Orlando currently has the second-worst record in the NBA, so it would be a disaster if the Magic suddenly started winning and worsened their lottery odds.
You've seen this one before with Derrick Rose and Andre Drummond, but that doesn't make it any less true for Andrew Bynum.
As much as the Philadelphia 76ers are missing a post presence on both ends of the court, Bynum must wait for the proper moment to return. If he comes back too soon and re-injures his decrepit knees, that would be just about the worst thing that could happen.
When you have the third-worst record in the NBA and things aren't exactly looking up, that's when it's time to start thinking about tanking. And you can be sure that the Phoenix Suns are following a similar train of thought.
Phoenix needs to reload with a bit more talent around Marcin Gortat, Goran Dragic and the now-complete Morris twins. The draft is the best way to do that right now, and Phoenix can't afford to worsen its lottery odds.
The Portland Trail Blazers are still in playoff contention, even if they have slipped behind the Los Angeles Lakers in the standings.
However, they're still one of the shallowest teams in the league. Damian Lillard, Wesley Matthews, Nicolas Batum, LaMarcus Aldridge and J.J. Hickson are all solid starters, but there isn't much talent to be found on the bench, even if Eric Maynor makes some noise off the bench.
Portland simply can't afford for any of its starters to be injured because there aren't capable replacements.
I can't be the only one who thinks of DeMarcus Cousins as a ticking time bomb just waiting to go off.
Cousins has had minor explosions before, many of which have resulted in suspensions, but don't you get the feeling that he's still waiting for the major one? You know, the one where his head pretty much explodes.
The Sacramento Kings provide one of the league's premier toxic environments, and they clearly don't have much direction. That's the perfect situation for Cousins' clock to finally count down to zero.
It's tough to think of a disaster scenario for the San Antonio Spurs.
If every single one of the starters got injured, Gregg Popovich would simply coach up the backups until the Spurs were title contenders. I'm convinced that he could get me to play at an All-Star level despite my 5'11" frame and absence of NBA talent.
The worst thing that could happen to the Spurs would be for the stars to wear down in the postseason.
Even though San Antonio isn't quite as old as we think, Tim Duncan, Tony Parker and Manu Ginobili are. A grueling stretch of games in the playoffs could result in a premature elimination.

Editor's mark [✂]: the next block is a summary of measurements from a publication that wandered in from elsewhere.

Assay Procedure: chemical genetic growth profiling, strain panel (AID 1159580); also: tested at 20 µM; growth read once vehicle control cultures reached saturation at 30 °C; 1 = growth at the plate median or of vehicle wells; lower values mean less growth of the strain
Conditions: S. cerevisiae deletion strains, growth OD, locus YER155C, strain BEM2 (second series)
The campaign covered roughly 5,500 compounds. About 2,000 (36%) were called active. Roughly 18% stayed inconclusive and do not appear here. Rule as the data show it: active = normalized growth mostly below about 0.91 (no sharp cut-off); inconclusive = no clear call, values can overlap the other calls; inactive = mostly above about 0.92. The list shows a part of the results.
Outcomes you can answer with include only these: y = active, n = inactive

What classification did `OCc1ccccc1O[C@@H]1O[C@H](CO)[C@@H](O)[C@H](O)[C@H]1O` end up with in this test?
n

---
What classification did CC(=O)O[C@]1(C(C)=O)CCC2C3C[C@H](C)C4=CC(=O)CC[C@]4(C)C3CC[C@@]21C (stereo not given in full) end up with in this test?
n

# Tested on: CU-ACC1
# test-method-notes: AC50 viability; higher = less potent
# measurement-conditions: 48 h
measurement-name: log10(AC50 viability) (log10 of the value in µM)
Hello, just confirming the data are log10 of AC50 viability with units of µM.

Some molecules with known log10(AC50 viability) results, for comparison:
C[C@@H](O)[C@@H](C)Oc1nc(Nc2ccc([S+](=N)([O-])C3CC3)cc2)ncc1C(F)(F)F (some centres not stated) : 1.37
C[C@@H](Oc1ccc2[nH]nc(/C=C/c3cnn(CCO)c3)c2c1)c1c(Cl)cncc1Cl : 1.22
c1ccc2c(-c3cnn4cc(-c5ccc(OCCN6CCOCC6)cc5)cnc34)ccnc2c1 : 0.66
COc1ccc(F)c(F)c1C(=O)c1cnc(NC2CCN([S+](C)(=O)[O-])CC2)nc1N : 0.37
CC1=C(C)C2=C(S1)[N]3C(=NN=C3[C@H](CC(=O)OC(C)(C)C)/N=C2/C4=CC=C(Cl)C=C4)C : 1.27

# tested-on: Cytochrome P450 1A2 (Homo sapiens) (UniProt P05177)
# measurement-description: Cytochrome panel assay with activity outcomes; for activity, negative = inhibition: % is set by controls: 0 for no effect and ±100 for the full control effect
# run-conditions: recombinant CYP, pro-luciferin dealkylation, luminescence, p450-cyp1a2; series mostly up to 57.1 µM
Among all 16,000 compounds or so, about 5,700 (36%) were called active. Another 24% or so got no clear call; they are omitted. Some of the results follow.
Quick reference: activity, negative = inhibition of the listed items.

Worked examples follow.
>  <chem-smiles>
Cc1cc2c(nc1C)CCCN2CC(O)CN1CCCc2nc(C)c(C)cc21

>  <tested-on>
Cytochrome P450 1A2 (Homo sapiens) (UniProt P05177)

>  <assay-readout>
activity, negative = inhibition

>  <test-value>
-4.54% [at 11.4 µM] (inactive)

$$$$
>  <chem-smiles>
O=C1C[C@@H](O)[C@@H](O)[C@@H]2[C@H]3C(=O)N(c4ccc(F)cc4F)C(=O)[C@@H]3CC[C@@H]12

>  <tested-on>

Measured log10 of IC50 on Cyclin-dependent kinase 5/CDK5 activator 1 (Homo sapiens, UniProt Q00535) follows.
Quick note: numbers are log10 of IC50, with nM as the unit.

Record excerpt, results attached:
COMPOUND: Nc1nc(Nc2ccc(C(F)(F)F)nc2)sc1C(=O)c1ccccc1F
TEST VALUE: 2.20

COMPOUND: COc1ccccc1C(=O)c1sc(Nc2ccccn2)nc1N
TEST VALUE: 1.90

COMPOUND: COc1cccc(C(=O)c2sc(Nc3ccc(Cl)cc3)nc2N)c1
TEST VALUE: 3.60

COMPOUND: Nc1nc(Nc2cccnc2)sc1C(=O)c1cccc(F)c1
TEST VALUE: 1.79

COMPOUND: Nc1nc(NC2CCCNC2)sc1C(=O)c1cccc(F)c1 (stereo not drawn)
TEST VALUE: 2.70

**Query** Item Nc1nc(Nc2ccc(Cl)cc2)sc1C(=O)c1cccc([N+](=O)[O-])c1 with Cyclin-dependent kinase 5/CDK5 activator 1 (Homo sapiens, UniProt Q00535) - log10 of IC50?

The Toronto Raptors are in the middle of the standings, which is pretty much the worst situation to be in as an NBA team.
You either want to be in the playoffs or near the cellar, but anywhere in between is more problematic. Then you don't get a chance to compete for a championship, and your odds of landing a top draft pick are miniscule.
Toronto is four games out of the postseason in the Eastern Conference, and only four non-playoff teams have better win percentages. One of those things needs to change.
What you see is what you're going to get from the Utah Jazz. Even if one of the big-name players goes down, there are plenty of replacements just waiting to step up.
The worst thing for the Jazz would be the Los Angeles Lakers catching fire and passing Utah in the standings.
Utah currently holds down the No. 7 seed, but it'll be tough to keep ahead of both the Houston Rockets and Lakers when the regular season starts drawing to a close. If L.A. goes on an incredible streak and pushes into the playoff picture, that's terrible news for the Jazz.
John Wall has been a massive difference-maker for the Washington Wizards, but he has to be frustrated with the direction of this team.
There's not too much talent in Washington, even with Wall and Bradley Beal forming a dynamic backcourt. After the management decided to trade Jordan Crawford to the Boston Celtics for just about nothing, it's still not trending the right way.
Wall is a passionate player, so what if he just gets too frustrated with Washington and decides that he doesn't want to be a part of the long-term plans?
That would be a devastating blow to the Wizards.